In re Ahmed Zidan

Ahmed Zidan and his uncle Alex had a falling out about their joint business venture. Ahmed sued Alex in Collin County. A couple months later, Alex sued Ahmed in Harris County. The Collin County court directed the parties to brief whether that court or the Harris County court had dominant jurisdiction. Ahmed argued Collin County acquired dominant jurisdiction because that case was first filed and venue was proper there. Alex responded that first-filed rules didn’t apply because venue was mandatory in Harris County and Ahmed lacked a bona fide intent to prosecute the Collin County suit. The Collin County trial court sided with Alex and abated and administratively closed that case. On mandamus, however, a divided panel of the Dallas Court of Appeals agreed with Ahmed that dominant jurisdiction lay with the Collin County Court.

The appeals court explained, “When two inherently interrelated suits are pending in two counties, the court in which suit is first filed generally acquires dominant jurisdiction to the exclusion of other courts if venue is proper there.” The Court had no difficulty concluding the two lawsuits were logically and “inherently interrelated,” because “the same facts will be dispositive in both suits.” It also brushed aside Alex’s argument that the “first-filed” rule should not apply because Ahmed had engaged in “inequitable conduct” and had no “bona fide intention to prosecute the [Collin County] suit.” Ahmed had excercised ample diligence in pursuing his lawsuit, the Court held, and brief delays in seeking citation and effecting service did not show otherwise.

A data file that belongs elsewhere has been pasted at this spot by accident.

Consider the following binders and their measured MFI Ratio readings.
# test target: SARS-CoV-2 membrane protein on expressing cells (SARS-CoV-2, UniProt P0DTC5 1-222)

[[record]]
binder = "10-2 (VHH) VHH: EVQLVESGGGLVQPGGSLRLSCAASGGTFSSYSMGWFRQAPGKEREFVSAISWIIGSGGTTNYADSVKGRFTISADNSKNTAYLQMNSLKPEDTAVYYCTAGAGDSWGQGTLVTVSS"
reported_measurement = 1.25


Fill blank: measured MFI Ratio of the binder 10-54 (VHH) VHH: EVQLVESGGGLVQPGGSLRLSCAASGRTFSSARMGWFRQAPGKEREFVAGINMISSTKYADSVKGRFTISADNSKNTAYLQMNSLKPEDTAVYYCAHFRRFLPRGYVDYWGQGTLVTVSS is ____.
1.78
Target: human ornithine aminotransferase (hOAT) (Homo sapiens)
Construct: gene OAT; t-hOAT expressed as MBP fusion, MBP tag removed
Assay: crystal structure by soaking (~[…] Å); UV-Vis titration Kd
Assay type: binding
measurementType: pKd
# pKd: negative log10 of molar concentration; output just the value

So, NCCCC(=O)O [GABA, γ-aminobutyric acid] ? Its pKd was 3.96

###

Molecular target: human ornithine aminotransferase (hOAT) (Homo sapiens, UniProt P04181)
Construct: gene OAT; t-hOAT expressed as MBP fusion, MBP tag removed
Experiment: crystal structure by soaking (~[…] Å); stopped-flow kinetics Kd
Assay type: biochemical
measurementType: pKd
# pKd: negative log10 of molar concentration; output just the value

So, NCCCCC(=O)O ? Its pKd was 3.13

The major point of contention was venue. In his Collin County action, Ahmed had sought injunctive relief against Alex, a Harris County resident, as well as the appointment of a receiver for the businesses, one of which allegedly was domiciled in Harris County, albeit ostensibly to protect real estate held by the company in Collin County. Section 65.023 of the Civil Practice and Remedies Code—regarding injunctions—and sections 11.401 and 11.402(b) of the Business Organizations Code—regarding receiverships—would seem to make venue in Harris County mandatory for such claims. But, the panel majority said, those mandatory venue provisions do not apply unless the request for injunctive or receivership relief is the “primary” focus of the lawsuit. Here, it reasoned, because Ahmed’s live pleadings sought a receiver only with respect to real property in Collin County and that and his request for injunctive relief were “simply to maintain the status quo pending resolution of the lawsuit,” those requests were “ancillary” and not the “primary” relief sought. Venue therefore was not mandatory in Harris County.

The dissent took a different view of Ahmed’s pleadings and requests for relief. It argued that Ahmed’s live pleading expressly sought permanent as well as temporary injunctive relief, and that the request for a receivership, even if focused on Collin County real property, extended to the Harris County entity that apparently owned that property. Neither request for relief, therefore, could be regarded as “ancillary,” the dissent contended, and therefore the statutes mandating venue in Harris County applied, supporting the trial court’s decision and rendering mandamus relief inappropriate.